Fast forward to the second half, and yet another play showcases Kittle’s impact in the run game. The 49ers' offense is facing first, and ten from their own 47-yard line, and Kittle is lined up inline to the outside of Williams on the left side. Garoppolo hands to Wilson Jr., who picks up six on the play.

Here is this rep from the end zone angle, watch the way Kittle gets to the second level to takeout Pratt, and seal off the backside to create a running lane for Wilson Jr.

If not for Bengals linebacker Joe Batchie making an incredible play to get on the inside shoulder of Dan Brunskill as he pulls, this play likely goes for a huge gain. Six yards on first down is still an objective success but on an individual level. However, Kittle’s execution on this rep was perfect.

Fast forward a couple of plays, and the 49ers are facing a first and ten from the Bengals ' yard line. Shanahan will call an RPO (run-pass option) that will have Kittle run a quick slant called ‘Dart’ from the inline spot outside of the right tackle.

Garoppolo hits Kittle on the quick slant, who then picks up an additional 12-13 yards after the catch, showing off his ability to wreak havoc on opposing defenses in the open field while picking up yet another first down for this 49ers offense.

Later on this same drive, the 49ers' offense faced third and thirteen from the Bengals ' yard line. Kittle is lined up on the left side, being shaded by Bates with safety Ricardo Allen over the top. Bates ends up blitzing, which leaves Kittle one on one with Allen.

Kittle runs a shallow post that sees him break in at an angle about seven or eight yards upfield, well ahead of Allen, who is playing off coverage that gifted Kittle the inside leverage to the open space in the middle of the field.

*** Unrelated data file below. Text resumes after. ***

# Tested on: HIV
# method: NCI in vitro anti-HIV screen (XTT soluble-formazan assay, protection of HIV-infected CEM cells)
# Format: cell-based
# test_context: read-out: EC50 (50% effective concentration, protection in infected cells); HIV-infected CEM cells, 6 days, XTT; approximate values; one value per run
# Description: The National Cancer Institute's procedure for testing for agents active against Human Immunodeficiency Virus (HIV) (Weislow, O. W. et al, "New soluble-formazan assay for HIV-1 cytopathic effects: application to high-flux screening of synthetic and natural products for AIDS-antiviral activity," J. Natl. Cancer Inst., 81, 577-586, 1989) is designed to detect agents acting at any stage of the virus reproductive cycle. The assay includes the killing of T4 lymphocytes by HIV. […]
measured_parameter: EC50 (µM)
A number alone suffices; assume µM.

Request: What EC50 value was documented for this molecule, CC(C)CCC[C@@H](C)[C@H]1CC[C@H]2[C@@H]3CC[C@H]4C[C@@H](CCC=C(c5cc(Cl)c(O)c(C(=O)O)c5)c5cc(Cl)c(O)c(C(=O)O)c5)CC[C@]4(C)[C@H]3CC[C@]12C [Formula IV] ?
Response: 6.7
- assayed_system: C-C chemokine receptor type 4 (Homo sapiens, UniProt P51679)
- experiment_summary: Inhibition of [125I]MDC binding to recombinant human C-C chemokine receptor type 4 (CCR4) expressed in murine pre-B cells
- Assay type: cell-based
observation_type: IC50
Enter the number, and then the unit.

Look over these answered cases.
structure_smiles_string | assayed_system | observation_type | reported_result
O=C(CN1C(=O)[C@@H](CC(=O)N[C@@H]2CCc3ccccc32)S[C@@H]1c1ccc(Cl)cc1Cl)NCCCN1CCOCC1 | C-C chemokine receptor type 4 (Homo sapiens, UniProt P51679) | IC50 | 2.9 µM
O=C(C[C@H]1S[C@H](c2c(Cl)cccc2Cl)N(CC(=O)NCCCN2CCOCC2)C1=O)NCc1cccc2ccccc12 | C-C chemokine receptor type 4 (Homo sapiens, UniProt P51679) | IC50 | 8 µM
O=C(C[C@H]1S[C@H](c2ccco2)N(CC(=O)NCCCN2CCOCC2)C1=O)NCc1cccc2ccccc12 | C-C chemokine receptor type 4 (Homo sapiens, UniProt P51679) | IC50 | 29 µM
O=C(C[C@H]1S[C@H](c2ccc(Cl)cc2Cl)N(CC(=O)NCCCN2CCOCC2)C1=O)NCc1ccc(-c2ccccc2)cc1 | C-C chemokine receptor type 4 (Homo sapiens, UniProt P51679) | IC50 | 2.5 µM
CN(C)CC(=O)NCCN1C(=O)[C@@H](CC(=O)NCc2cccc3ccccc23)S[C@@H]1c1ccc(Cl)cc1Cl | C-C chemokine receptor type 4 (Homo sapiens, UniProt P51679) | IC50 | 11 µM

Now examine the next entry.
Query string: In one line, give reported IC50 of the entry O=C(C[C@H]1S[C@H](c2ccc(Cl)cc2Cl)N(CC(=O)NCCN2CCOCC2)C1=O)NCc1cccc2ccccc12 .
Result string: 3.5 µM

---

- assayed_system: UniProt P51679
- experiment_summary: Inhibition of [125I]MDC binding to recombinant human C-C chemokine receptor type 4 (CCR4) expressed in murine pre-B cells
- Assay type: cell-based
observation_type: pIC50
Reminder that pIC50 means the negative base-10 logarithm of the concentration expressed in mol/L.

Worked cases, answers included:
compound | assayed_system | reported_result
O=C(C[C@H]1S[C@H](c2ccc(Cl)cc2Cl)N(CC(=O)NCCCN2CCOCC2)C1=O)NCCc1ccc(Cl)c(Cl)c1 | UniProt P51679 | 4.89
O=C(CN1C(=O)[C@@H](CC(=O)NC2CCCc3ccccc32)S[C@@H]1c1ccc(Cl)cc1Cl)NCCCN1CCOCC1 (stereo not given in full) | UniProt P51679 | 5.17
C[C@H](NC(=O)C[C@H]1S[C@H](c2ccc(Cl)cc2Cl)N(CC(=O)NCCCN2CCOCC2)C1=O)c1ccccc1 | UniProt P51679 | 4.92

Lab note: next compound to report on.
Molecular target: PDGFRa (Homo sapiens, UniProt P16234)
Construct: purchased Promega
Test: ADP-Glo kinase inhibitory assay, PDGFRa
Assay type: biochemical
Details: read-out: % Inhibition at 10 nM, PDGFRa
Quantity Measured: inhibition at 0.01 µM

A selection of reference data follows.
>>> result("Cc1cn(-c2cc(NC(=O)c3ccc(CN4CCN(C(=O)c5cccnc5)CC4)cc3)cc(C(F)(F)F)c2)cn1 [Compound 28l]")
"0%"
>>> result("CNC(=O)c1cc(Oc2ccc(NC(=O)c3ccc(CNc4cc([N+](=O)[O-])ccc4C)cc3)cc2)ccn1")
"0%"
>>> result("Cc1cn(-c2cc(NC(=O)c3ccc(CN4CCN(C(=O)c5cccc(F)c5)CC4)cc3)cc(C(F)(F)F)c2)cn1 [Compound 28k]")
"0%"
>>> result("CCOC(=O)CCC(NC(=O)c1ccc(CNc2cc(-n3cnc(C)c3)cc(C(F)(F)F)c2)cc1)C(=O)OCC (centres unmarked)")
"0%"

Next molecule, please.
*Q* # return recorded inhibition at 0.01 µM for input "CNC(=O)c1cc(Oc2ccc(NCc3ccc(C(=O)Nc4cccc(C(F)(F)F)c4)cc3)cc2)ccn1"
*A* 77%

Garoppolo hits Kittle just shy of the line to gain, and then Kittle picks up a few yards after the catch to move the chains and get the 49ers offense a fresh set of downs.

At 13:43 remaining in the fourth quarter, the 49ers' offense is facing a second and twenty from their own 37-yard line. Kittle is lined up inline on the right hash outside of right tackle Tom Compton. Kittle runs a ‘Scout’ route, which has him sell the go up the seam for ten yards before pivoting inside to work back down the stem.

Garoppolo times this throw perfectly and hits Kittle as he pivots back towards the quarterback for a gain of ten of yards.

Later in the fourth quarter, Shanahan again goes back to a play-action fake with Kittle leaking into the flat on the backside. Garoppolo hits Kittle just inside the numbers on the far side, but this time the star tight end has room to turn upfield and pick up a sizable chunk of yardage after the catch for a 15-yard gain.

Late in the fourth quarter, with 2:55 to go, the 49ers were hanging on to a 20-13 lead while facing a third and ten from their own 29-yard line. Kittle lines up in a bunch formation to the left side and runs a “Drag China’ route, which has him sell the drag over the middle before pivoting and bursting back outside.